One of the surprises awaiting me in this book was the jump in time and characters from book one, The Hundred Thousand Kingdoms: it’s been ten years since the upheaval brought on by Yeine, and the world has more or less settled into its new tracks, even though unrest still simmers under the surface. And the focus of the story is on a new character, Oree, a blind artist who can nonetheless acquire a sight of sort because she can perceive magic.
Oree, by her own definition, is “plagued by gods”: she has been the lover of Madding, one of the godlings peopling the city and moving among mortals, and she has taken into her home an odd one she calls Shiny because of his ability to glow at sunrise. Shiny is a strange, dark and brooding creature, who seeks death in many ways – only to be resurrected from it every time – and who never speaks. A mystery, a puzzle to be solved: and Oree’s innate curiosity is such that she can’t pass up this kind of challenge. When the murdered and desecrated body of a godling is found in an alley, an event that should have been next to impossible and is only the first in a long chain of killings, Oree finds herself enmeshed in a spiral of conspiracies and wars between the two worlds – that mortals’ and the gods’ – and discovers something unexpected and terrible about her origins.
The tale is told from Oree’s viewpoint (much as it was done with Yeine in the first book, and with a surprise right at the end (even though it’s a different kind of surprise): Oree’s voice is quite peculiar, witty and self-deprecating at times, but always bringing her inner strength to the fore, even when she finds herself at the center of events well over her head. There’s a core of toughness in Oree that does not come only from dealing with her disability – and dealing very well with it, at that – but also from a soundness of spirit that reveals itself in the most unlikely moments. Despite that, she comes across as less empowered than Yeine was, or maybe it all depends on the background of the story, more focused on the life of mortals and common citizens and less interested in the political intrigue and back-stabbing plots that stood at the basis of The Hundred Thousand Kingdoms.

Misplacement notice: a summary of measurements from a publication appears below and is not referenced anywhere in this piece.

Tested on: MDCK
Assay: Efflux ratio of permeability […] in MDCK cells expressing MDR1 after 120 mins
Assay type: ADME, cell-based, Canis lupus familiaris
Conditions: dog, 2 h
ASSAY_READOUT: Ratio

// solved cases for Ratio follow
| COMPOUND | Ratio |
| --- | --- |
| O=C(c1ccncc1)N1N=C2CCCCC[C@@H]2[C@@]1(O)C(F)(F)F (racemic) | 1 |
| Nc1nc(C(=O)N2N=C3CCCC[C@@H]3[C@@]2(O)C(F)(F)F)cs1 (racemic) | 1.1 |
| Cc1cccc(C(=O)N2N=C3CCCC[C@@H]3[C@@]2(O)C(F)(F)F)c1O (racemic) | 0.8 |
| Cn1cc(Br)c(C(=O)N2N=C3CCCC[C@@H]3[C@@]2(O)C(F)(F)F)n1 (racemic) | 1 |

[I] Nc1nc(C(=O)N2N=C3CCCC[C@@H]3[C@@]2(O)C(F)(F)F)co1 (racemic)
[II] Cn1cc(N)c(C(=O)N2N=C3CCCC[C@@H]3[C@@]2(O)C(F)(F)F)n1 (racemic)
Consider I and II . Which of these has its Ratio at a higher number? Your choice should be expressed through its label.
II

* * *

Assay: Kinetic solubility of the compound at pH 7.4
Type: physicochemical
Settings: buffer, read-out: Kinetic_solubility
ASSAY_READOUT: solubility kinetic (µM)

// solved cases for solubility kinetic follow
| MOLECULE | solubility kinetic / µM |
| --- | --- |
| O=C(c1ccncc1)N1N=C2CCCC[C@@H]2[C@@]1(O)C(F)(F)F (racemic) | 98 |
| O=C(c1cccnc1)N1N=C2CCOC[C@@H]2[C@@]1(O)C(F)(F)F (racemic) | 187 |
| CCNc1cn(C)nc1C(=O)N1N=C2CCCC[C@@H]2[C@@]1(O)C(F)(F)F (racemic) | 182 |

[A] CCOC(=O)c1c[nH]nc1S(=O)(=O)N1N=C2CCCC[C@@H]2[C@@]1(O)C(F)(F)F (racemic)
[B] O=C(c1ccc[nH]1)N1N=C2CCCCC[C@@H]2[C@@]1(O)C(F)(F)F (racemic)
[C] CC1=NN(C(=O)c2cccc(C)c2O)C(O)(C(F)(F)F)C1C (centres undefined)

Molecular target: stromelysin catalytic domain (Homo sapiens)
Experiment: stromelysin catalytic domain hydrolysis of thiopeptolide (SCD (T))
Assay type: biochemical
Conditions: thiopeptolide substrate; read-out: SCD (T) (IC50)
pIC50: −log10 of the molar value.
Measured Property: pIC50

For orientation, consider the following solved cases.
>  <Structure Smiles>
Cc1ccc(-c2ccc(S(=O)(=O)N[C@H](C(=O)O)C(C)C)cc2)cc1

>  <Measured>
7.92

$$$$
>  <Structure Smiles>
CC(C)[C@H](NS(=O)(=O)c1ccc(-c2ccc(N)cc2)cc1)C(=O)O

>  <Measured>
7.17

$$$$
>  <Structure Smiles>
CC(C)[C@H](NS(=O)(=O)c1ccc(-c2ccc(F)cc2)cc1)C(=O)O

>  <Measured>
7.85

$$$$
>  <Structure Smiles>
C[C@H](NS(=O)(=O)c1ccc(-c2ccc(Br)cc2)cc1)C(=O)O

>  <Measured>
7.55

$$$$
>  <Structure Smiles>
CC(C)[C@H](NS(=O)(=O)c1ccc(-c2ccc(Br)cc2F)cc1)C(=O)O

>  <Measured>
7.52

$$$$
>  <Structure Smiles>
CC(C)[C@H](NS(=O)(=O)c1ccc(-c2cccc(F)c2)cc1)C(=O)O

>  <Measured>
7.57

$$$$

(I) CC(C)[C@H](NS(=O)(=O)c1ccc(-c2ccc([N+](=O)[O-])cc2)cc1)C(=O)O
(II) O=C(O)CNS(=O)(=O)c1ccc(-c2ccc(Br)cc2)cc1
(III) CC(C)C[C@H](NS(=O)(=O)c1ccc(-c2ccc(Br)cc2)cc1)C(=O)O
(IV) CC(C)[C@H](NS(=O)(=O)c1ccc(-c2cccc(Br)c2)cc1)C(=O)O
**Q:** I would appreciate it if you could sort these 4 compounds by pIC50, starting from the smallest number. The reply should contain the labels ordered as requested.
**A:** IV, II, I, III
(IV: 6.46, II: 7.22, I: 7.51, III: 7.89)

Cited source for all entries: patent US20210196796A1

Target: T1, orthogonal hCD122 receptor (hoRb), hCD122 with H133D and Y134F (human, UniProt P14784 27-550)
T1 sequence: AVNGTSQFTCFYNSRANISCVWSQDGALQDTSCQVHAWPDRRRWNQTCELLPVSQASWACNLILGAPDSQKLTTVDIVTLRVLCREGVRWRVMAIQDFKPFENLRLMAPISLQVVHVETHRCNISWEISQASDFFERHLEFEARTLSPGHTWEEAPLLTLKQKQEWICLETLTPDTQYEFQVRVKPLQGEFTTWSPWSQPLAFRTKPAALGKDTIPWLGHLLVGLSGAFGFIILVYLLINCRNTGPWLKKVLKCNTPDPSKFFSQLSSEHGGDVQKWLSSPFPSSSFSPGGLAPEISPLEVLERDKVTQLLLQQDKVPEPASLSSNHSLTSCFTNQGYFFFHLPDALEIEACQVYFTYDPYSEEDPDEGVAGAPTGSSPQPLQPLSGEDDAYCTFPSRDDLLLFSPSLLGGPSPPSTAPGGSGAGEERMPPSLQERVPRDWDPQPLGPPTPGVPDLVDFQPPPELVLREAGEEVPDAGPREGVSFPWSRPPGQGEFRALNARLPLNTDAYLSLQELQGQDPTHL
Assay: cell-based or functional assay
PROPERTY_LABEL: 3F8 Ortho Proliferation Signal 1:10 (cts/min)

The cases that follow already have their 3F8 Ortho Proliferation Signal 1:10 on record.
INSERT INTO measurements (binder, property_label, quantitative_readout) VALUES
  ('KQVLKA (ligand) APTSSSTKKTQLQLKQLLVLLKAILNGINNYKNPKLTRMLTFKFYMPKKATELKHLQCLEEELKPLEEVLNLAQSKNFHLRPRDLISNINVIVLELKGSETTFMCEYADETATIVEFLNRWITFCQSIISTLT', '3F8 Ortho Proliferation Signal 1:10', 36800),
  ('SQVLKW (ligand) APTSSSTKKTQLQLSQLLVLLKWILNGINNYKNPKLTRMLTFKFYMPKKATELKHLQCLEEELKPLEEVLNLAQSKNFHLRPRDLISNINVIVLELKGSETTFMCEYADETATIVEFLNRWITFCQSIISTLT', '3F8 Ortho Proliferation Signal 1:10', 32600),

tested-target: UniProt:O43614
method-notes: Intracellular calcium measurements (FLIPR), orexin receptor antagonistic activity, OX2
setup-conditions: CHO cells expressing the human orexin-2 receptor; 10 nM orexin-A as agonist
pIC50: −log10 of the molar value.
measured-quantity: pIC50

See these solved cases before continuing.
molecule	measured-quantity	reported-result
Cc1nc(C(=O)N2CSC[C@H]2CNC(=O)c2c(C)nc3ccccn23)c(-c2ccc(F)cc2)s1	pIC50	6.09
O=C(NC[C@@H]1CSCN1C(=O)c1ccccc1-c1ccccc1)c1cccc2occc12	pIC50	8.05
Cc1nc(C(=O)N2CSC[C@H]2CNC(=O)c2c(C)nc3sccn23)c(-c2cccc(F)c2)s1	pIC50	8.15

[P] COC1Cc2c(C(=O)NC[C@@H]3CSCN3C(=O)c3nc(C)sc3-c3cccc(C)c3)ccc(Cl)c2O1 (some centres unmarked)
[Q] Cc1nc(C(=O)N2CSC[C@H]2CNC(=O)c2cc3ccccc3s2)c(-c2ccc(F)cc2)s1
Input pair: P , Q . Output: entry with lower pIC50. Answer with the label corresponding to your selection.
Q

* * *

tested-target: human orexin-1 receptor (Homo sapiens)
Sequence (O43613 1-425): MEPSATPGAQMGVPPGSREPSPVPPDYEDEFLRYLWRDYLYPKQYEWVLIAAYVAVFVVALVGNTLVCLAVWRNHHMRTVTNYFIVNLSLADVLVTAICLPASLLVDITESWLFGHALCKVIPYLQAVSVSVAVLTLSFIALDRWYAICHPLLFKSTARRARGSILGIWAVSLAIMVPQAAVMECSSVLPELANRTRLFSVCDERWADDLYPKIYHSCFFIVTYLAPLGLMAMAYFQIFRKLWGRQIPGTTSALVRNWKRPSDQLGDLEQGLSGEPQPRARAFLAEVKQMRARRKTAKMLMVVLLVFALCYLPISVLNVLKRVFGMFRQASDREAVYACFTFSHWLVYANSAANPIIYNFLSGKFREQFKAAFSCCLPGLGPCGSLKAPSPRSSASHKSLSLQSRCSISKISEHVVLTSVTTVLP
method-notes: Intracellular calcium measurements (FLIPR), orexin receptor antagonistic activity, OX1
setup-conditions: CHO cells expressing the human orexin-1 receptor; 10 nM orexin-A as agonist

This factor brought me to enjoy The Broken Kingdoms a little less than it should have: I loved the book, no question about that, yet I had this nagging sensation that something was missing. Much as Yeine did in the previous story, Oree must unravel a mystery and at the same time worry about her own survival, and she does that mostly thanks to people who care about her: you can see how she touches their lives in a way that compels them to act in this fashion. The relationship – never truly ended – with the godling Madding is a good example of that, and their interactions poignant and believable. The difficult rapport with Shiny, and its evolution once his real identity is brought to the fore, feels equally real and makes for quite interesting developments. Yet the sense of urgency, of clear and present danger that seemed to hound Yeine at every twist and turn of the story, here is somewhat diluted: the reason for the conspiracy that’s causing so many godlings’ deaths appeared too convoluted and the villains at the root of it all sometimes sported a mustache-twirling attitude that I found a little out of place in this kind of story and in a writing level such as Jemisin’s.
I believe my main contention with this story was the abundance of magic: the magic spill-off of so many godlings walking the city’s streets is what allows Oree to see, after a fashion, and that is an interesting twist that allows her to be both helpless and autonomous at the same time. But there was, in my opinion, too much magic going around, too many possibilities for deus-ex-machina interventions that somewhat robbed this story of its potential for drama.
Granted, the magic in this world represents power, and it’s woven inexorably into its tapestry, and yet it was more subtly represented in the first book of this trilogy, becoming just one of the players instead of being one of the main characters.
Despite this minor disturbances, I fully enjoyed this tale about power and love, betrayal and forgiveness, greed and heroism: Jemisin has a way of enmeshing her readers into the world she crafts and keeping them there, and this one delivers on its promises. It will be quite interesting to see how the trilogy will end in the third and final book.
My Rating: 7,5/10